As I approached the 112th mile and second transition of the bike section I was hugely relieved. I’d spent nearly 5hrs 45mins in the aero position and my body was screaming at me to get off and straighten up. Getting off the bike and running to get my transition bag I was acutely aware that I was pretty much bent over double stuck in my bike position. I braced myself that the run was going to feel quite uncomfortable for the first mile or so! In transition I slumped on a chair reluctant to do anything in a hurried fashion. Having stopped, I now began to feel the tiredness and I the enormity of the next run section began to dawn on me. “I don’t know how I’m going to be able to do this” I whimpered in despair to the volunteers who were helping me with my bags. “You will” they chirped back encouragingly. As I let out a big sigh and trotted off to run a marathon they raised my spirits by telling me I’d do great!
Gradually I felt my back straighten up and my legs began to loosen. My body started to respond, clearly much happier that it was doing something other than hunching over bike handle bars. For the first few miles I skipped along at a comfortable pace. But I was hugely uncomfortable with a bloated, painful stomach and feelings of nausea. It was to be expected as it’s hard to consume the quantities of fluid and food that’s needed and digest it whilst doing exercise. My body was making sure I didn’t force anything else down it by making me feel ill. Ideally, during the first hour of the run I should have been taking in lots of energy and fluid but I couldn’t do it. I didn’t feel like I was lacking in energy so I made the decision to consume nothing more until I felt better.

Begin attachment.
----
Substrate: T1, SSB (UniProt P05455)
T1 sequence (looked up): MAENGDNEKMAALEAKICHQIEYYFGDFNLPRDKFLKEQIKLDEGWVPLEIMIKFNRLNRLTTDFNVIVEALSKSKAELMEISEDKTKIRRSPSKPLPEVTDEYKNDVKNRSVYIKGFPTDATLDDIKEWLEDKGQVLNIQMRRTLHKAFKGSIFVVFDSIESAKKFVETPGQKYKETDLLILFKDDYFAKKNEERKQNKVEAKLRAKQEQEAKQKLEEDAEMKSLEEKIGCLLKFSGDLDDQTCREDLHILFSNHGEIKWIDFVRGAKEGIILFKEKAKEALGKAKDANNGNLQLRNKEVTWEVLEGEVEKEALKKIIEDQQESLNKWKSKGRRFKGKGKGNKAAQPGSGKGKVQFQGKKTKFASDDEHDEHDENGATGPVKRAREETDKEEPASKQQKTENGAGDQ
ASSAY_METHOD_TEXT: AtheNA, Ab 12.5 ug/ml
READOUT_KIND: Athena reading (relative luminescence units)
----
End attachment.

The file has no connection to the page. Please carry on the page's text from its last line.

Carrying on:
It wasn’t until the 6th mile that I started to feel more comfortable and resumed a steady intake of sipping energy gels and water. By this point my pace was no longer comfortable. The course had taken us along a canal and up round a super steep hill which was so steep I pretty much had to crawl up over the crest. It was like someone had taken a sledge hammer to my legs. ‘Bang’ – they blew big time and their working capacity was reduced by about 25%! There was still a huge distance to go but I tried not to think about it. My legs were only capable of doing what they were doing, I had no control over making them go harder and I accepted my slower pace. In order to protect my hip which I feared would be my main limitation and prevent me from reaching the finish, I ran with a shortened, higher stride rate. The feeling for most of the run was not a feeling of propelled running, but more of a ridiculous shuffle which at times felt like my feet were barely leaving the ground. But I was going to do whatever I had to do to keep going whilst being sensible about my pace. Crossing the finish line in a slow time was preferable to trying to run faster, which would only gain me a few minutes, but risk blowing and crossing the finish line in a really slow time or not at all.